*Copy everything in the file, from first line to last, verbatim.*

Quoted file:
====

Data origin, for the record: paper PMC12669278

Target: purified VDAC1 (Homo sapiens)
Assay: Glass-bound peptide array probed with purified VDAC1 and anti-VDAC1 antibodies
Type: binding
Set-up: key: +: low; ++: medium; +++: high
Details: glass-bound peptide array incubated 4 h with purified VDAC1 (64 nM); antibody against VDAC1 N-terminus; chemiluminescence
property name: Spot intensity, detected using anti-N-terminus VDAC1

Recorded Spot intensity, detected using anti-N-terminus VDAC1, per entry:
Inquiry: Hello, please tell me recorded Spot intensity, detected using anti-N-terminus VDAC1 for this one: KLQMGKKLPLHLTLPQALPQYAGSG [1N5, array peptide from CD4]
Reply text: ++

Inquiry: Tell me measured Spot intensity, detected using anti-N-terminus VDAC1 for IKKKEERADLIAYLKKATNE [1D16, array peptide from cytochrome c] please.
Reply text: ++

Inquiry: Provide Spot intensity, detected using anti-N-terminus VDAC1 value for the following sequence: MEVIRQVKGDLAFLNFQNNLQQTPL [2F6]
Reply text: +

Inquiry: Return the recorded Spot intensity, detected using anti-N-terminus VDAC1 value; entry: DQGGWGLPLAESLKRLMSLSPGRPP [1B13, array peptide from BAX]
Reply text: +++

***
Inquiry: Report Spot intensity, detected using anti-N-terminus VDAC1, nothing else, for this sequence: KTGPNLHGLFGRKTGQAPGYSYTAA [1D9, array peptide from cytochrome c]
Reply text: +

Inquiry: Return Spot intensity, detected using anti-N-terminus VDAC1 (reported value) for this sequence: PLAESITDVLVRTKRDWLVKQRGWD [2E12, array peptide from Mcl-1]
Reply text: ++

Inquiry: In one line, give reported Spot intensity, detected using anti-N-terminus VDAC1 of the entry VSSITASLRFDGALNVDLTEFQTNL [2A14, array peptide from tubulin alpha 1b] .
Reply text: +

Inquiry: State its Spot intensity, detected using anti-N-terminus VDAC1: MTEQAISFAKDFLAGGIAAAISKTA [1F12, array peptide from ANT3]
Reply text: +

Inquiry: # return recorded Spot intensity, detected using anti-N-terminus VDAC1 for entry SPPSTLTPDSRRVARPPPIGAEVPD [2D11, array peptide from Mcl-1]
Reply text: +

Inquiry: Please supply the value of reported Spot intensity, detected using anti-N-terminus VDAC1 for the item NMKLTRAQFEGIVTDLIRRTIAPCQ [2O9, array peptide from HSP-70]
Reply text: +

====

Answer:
Data origin, for the record: paper PMC12669278

Target: purified VDAC1 (Homo sapiens)
Assay: Glass-bound peptide array probed with purified VDAC1 and anti-VDAC1 antibodies
Type: binding
Set-up: key: +: low; ++: medium; +++: high
Details: glass-bound peptide array incubated 4 h with purified VDAC1 (64 nM); antibody against VDAC1 N-terminus; chemiluminescence
property name: Spot intensity, detected using anti-N-terminus VDAC1

Recorded Spot intensity, detected using anti-N-terminus VDAC1, per entry:
Inquiry: Hello, please tell me recorded Spot intensity, detected using anti-N-terminus VDAC1 for this one: KLQMGKKLPLHLTLPQALPQYAGSG [1N5, array peptide from CD4]
Reply text: ++

Inquiry: Tell me measured Spot intensity, detected using anti-N-terminus VDAC1 for IKKKEERADLIAYLKKATNE [1D16, array peptide from cytochrome c] please.
Reply text: ++

Inquiry: Provide Spot intensity, detected using anti-N-terminus VDAC1 value for the following sequence: MEVIRQVKGDLAFLNFQNNLQQTPL [2F6]
Reply text: +

Inquiry: Return the recorded Spot intensity, detected using anti-N-terminus VDAC1 value; entry: DQGGWGLPLAESLKRLMSLSPGRPP [1B13, array peptide from BAX]
Reply text: +++

***
Inquiry: Report Spot intensity, detected using anti-N-terminus VDAC1, nothing else, for this sequence: KTGPNLHGLFGRKTGQAPGYSYTAA [1D9, array peptide from cytochrome c]
Reply text: +

Inquiry: Return Spot intensity, detected using anti-N-terminus VDAC1 (reported value) for this sequence: PLAESITDVLVRTKRDWLVKQRGWD [2E12, array peptide from Mcl-1]
Reply text: ++

Inquiry: In one line, give reported Spot intensity, detected using anti-N-terminus VDAC1 of the entry VSSITASLRFDGALNVDLTEFQTNL [2A14, array peptide from tubulin alpha 1b] .
Reply text: +

Inquiry: State its Spot intensity, detected using anti-N-terminus VDAC1: MTEQAISFAKDFLAGGIAAAISKTA [1F12, array peptide from ANT3]
Reply text: +

Inquiry: # return recorded Spot intensity, detected using anti-N-terminus VDAC1 for entry SPPSTLTPDSRRVARPPPIGAEVPD [2D11, array peptide from Mcl-1]
Reply text: +

Inquiry: Please supply the value of reported Spot intensity, detected using anti-N-terminus VDAC1 for the item NMKLTRAQFEGIVTDLIRRTIAPCQ [2O9, array peptide from HSP-70]
Reply text: +